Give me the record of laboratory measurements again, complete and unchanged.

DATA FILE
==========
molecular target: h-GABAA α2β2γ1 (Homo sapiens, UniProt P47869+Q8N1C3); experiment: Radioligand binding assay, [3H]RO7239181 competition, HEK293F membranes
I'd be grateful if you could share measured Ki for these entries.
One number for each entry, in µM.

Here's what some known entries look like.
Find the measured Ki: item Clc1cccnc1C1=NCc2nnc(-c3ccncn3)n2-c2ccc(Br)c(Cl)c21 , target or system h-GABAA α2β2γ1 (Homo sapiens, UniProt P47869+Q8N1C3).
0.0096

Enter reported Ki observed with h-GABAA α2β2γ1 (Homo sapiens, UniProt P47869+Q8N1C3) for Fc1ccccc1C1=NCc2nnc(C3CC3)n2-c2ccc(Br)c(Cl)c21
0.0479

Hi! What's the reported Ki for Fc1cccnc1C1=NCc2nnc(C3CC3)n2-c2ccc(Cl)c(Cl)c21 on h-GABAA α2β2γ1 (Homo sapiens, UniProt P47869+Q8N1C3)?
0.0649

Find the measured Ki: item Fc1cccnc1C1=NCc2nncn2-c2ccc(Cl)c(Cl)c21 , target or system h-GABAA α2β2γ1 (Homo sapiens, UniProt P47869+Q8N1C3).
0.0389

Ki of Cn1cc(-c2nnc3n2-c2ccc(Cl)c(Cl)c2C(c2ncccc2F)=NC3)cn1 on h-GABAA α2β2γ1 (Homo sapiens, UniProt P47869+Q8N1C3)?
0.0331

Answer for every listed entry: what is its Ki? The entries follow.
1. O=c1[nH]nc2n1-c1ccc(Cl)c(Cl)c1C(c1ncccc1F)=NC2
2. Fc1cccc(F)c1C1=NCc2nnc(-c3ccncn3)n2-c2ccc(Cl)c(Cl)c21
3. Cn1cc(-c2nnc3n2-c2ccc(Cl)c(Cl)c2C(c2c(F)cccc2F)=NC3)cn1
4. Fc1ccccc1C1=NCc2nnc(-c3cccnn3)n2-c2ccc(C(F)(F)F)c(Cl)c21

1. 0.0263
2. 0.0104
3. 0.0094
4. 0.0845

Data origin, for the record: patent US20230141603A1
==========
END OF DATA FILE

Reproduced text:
molecular target: h-GABAA α2β2γ1 (Homo sapiens, UniProt P47869+Q8N1C3); experiment: Radioligand binding assay, [3H]RO7239181 competition, HEK293F membranes
I'd be grateful if you could share measured Ki for these entries.
One number for each entry, in µM.

Here's what some known entries look like.
Find the measured Ki: item Clc1cccnc1C1=NCc2nnc(-c3ccncn3)n2-c2ccc(Br)c(Cl)c21 , target or system h-GABAA α2β2γ1 (Homo sapiens, UniProt P47869+Q8N1C3).
0.0096

Enter reported Ki observed with h-GABAA α2β2γ1 (Homo sapiens, UniProt P47869+Q8N1C3) for Fc1ccccc1C1=NCc2nnc(C3CC3)n2-c2ccc(Br)c(Cl)c21
0.0479

Hi! What's the reported Ki for Fc1cccnc1C1=NCc2nnc(C3CC3)n2-c2ccc(Cl)c(Cl)c21 on h-GABAA α2β2γ1 (Homo sapiens, UniProt P47869+Q8N1C3)?
0.0649

Find the measured Ki: item Fc1cccnc1C1=NCc2nncn2-c2ccc(Cl)c(Cl)c21 , target or system h-GABAA α2β2γ1 (Homo sapiens, UniProt P47869+Q8N1C3).
0.0389

Ki of Cn1cc(-c2nnc3n2-c2ccc(Cl)c(Cl)c2C(c2ncccc2F)=NC3)cn1 on h-GABAA α2β2γ1 (Homo sapiens, UniProt P47869+Q8N1C3)?
0.0331

Answer for every listed entry: what is its Ki? The entries follow.
1. O=c1[nH]nc2n1-c1ccc(Cl)c(Cl)c1C(c1ncccc1F)=NC2
2. Fc1cccc(F)c1C1=NCc2nnc(-c3ccncn3)n2-c2ccc(Cl)c(Cl)c21
3. Cn1cc(-c2nnc3n2-c2ccc(Cl)c(Cl)c2C(c2c(F)cccc2F)=NC3)cn1
4. Fc1ccccc1C1=NCc2nnc(-c3cccnn3)n2-c2ccc(C(F)(F)F)c(Cl)c21

1. 0.0263
2. 0.0104
3. 0.0094
4. 0.0845

Data origin, for the record: patent US20230141603A1